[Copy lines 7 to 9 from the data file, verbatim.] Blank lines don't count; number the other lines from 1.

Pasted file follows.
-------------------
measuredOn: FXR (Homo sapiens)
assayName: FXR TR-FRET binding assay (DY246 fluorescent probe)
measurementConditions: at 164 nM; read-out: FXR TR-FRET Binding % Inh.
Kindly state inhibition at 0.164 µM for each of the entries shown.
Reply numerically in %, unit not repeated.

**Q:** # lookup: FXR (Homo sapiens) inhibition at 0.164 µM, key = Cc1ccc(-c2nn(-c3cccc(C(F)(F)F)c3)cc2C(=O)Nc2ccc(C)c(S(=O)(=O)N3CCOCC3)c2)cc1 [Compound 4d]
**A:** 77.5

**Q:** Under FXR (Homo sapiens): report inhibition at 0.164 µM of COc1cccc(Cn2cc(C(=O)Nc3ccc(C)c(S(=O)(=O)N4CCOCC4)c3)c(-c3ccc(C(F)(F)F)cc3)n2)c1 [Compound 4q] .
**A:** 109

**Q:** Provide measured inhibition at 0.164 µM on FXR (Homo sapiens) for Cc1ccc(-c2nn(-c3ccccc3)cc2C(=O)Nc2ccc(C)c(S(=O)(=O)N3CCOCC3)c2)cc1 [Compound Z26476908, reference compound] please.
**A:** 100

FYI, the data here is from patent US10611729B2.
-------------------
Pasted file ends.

**A:** 77.5

**Q:** Under FXR (Homo sapiens): report inhibition at 0.164 µM of COc1cccc(Cn2cc(C(=O)Nc3ccc(C)c(S(=O)(=O)N4CCOCC4)c3)c(-c3ccc(C(F)(F)F)cc3)n2)c1 [Compound 4q] .
**A:** 109